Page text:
Don’t turn your BIM into a bomb

Scott LambertScott Lambert

The requirement for real estate projects to use Building Information Modelling (BIM) is increasing throughout the Middle East and, as a result, is a subject that now demands closer attention.

BIM is the generation and management of digital representations of real estate developments. While BIM will vary from project to project, this system is more sophisticated than traditional 2D drawings. To implement it on a project requires new concepts not seen in traditional procurement, such as warranties as well as licences and permissions to use intellectual property (IP) in the model.

BIM isn’t a new concept but its growing prevalence is due to demand for such images by regulators and clients. It’s, therefore, vital that a project’s BIM accurately reflects what the developer intends to create.

As BIM continues to evolve, there is currently no standard form of contract that can be used for projects. Some forms in the UK and US have produced BIM elements for their contract suites, but these are only suggestions and require detailed consideration before they can be applied to a project.

Therefore, as an industry, it is vital that for any project you consider in detail how the BIM is to be used. We need to examine the key components of the BIM model and clearly design the basic requirement for each.

The model

The model itself must be clearly defined by the expected end result. This is best done through a BIM execution plan that sets out requirements from each contractor and consultant as to what they are to produce, when it is to be done and the level of development required. Clarity in this plan will result in fewer disputes.

Risk allocation

If used correctly, BIM should lead to more efficient construction with fewer delays. There is the ability to place more design risk on the contractor as it can be checked more readily. This is particularly the case when the contractor is involved as part of the BIM team from an early stage or is given adequate time prior to signing the contract to review and test the BIM for the project.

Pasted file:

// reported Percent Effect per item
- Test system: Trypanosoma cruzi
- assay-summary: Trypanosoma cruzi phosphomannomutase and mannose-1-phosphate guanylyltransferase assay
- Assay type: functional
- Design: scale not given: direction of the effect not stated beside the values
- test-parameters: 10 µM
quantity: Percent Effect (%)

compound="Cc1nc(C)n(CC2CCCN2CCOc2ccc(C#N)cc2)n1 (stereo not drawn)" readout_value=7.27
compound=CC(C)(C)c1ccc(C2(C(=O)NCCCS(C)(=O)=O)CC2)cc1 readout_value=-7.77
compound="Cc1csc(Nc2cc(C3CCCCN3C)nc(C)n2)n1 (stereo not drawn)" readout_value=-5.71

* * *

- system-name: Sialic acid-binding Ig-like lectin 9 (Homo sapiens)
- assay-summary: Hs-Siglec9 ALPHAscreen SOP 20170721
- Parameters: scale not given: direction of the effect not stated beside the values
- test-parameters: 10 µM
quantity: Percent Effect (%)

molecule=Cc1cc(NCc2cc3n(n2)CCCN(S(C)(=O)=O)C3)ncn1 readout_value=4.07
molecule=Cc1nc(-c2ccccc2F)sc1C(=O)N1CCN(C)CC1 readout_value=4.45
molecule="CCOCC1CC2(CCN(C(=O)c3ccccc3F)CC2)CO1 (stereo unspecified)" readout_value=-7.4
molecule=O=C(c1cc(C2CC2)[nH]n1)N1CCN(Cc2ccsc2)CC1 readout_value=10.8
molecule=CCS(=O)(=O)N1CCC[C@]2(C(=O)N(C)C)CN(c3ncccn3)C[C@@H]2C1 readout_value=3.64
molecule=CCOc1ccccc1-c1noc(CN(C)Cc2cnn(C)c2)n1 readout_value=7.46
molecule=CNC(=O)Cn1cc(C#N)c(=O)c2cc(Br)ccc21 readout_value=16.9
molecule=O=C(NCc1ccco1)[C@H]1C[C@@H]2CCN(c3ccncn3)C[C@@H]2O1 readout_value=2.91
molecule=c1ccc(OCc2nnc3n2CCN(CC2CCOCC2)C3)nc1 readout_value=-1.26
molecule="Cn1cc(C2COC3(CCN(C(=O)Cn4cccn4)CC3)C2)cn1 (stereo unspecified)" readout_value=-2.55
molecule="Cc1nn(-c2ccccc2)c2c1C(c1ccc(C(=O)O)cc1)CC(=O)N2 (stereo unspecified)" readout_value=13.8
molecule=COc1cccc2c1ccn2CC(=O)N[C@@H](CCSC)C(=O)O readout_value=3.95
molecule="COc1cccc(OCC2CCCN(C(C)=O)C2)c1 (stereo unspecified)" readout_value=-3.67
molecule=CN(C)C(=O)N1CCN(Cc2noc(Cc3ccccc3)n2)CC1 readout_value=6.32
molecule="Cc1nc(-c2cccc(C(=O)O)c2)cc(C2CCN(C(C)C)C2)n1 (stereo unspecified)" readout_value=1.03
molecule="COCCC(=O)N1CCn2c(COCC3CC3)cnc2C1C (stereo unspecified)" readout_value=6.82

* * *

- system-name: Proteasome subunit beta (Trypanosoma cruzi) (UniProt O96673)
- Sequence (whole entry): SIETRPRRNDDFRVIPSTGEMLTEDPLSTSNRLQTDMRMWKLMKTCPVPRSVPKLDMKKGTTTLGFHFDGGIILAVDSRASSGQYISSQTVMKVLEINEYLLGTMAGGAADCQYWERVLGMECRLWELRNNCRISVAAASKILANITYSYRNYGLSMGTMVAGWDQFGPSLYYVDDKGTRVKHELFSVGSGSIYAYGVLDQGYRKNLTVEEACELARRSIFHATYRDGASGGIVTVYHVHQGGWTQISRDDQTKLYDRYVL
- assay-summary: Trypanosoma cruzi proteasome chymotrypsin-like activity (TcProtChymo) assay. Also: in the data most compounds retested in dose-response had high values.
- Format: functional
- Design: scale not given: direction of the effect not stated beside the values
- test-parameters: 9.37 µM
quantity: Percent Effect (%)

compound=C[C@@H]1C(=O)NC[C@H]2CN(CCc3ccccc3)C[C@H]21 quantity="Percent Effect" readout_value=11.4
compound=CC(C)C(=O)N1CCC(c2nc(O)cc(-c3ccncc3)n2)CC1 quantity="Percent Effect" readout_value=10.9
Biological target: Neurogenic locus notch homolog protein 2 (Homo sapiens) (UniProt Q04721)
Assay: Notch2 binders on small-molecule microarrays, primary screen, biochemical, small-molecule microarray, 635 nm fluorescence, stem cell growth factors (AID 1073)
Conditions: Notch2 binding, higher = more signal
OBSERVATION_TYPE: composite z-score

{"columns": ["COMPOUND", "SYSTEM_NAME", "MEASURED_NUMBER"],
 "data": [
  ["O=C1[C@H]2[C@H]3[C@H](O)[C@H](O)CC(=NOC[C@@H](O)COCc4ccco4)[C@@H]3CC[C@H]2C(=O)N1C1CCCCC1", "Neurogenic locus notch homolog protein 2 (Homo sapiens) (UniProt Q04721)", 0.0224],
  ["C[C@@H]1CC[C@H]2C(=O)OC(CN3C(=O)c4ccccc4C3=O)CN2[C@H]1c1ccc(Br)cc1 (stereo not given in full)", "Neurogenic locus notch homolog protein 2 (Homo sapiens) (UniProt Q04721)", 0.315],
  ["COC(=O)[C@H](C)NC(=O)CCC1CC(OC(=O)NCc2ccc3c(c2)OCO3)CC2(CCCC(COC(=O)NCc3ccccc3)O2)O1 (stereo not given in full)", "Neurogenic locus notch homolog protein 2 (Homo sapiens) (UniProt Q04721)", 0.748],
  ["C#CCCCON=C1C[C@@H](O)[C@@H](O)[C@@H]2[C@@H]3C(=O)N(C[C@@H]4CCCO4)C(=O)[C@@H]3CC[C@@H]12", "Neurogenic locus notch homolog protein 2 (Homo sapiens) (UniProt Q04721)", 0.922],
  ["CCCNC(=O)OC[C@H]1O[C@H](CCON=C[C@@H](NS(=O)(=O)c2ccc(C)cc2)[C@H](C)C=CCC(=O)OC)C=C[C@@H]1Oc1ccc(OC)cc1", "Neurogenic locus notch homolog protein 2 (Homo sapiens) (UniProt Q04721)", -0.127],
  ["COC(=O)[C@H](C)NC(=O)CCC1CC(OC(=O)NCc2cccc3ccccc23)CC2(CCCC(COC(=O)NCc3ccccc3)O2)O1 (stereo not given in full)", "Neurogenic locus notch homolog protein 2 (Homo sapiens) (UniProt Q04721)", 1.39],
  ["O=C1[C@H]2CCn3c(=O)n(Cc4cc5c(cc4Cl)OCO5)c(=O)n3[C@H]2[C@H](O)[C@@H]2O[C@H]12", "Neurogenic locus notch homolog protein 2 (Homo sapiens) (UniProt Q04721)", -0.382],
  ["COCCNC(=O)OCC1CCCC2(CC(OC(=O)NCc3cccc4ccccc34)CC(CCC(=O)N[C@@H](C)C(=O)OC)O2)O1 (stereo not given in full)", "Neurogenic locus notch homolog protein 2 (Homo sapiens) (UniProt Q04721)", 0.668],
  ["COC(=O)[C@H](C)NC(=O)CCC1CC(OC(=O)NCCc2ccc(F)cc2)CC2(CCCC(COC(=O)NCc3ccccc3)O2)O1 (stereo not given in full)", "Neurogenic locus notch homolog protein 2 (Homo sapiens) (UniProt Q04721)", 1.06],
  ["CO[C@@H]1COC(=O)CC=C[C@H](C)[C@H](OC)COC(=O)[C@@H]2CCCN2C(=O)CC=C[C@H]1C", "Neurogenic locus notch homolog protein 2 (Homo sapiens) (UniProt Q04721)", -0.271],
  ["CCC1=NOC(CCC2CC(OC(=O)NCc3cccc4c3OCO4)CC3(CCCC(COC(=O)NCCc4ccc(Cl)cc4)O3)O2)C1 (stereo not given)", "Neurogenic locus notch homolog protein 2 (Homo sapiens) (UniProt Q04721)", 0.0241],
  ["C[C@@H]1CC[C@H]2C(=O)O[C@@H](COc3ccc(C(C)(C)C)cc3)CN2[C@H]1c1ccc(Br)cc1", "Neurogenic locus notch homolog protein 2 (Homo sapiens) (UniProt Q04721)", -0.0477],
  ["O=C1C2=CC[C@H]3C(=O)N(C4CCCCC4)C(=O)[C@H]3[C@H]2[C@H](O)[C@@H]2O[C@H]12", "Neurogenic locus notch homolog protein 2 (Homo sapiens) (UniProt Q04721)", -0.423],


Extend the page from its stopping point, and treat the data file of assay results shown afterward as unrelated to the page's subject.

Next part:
Control of the model

At present, no standard form considers who is responsible for delivering and managing the model. Without this, there is the potential for ambiguity and a loss of direction. While normally it lies in the contractor (in a design-and-construct contract) or the employer (in a construction-only contract), control must be clearly de fined from the outset. This can be done through the appointment of a BIM manager who, in turn, should either be a dedicated consultant or the most appropriate within the project team to manage input, version control and facilitate collaboration.

A BIM is only as useful as the level of communication and collaboration between each party. The manager needs to be empowered to resolve issues efficiently or issue a direction as to how they can be resolved.

Intellectual property

Traditional contracts do not give sufficient licences of IP rights to allow for designs to be used in a BIM. A wider licence to use IP rights needs to be added to each consult-ant’s agreement, and corresponding design contracts should be able to use these designs in the model for other parties. To facilitate this, confidentiality and access issues must be addressed.

Back-to-back provisions

Due to the various arrangements that need to be in place to ensure the successful use of the model,

back-to-back provisions must be drafted in all relevant design contracts and consultancy agreements. Otherwise, should a problem arise, it might be difficult to achieve the right outcome.

It is also wise to add an incentive for performance delivery alongside effective mechanisms that require BIM obligations to be performed as a precondition for payment or to avoid contractual sanctions.

Warranties and Insurance

The BIM contributors could be asked for warranties that will last the dura tion of the project and beyond. There may need to be warranties that the BIM information is accurate for the benefit of the facility manager and well beyond the time of defects liability. It could also be necessary to consider protection against BIM errors that have the potential to lead to rectification costs.

Insurance provisions need to allow for appropriate cross liability or waiver of subrogation clauses. Consultants will have to ensure that the professional indemnity insurance provides adequate cover.

Obstacles to BIM

Not only is the contracting structure important for a successful BIM model but all parties must be ready and willing to comply with its requirements. In addition, it is essential that a common language and system are being used by the team. If the programming language is not consistent, it will cause confusion, while incompatible software will mean designs will not be able to be integrated into the model.

The benefits of BIM are truly enhanced by the utilisation of the model at an early stage. By hiring a BIM team early, the stakeholders will also be able to agree on their respective obligations.

While there is no definitive structure or methodology for the utilisation of BIM on a project, considering all of these critical elements will hugely increase its effectiveness. Each project should be considered on a case-by-case basis to ensure the em-ployer’s requirements are satisfied. By applying a basic framework for the model and maintaining clear direction and control, the usefulness of this tool will prove to be significant. n


Source: Scott Lambert, Special to Property Weekly

The writer is Regional Head of Construction and Infrastructure at Al Tamimi and Company.


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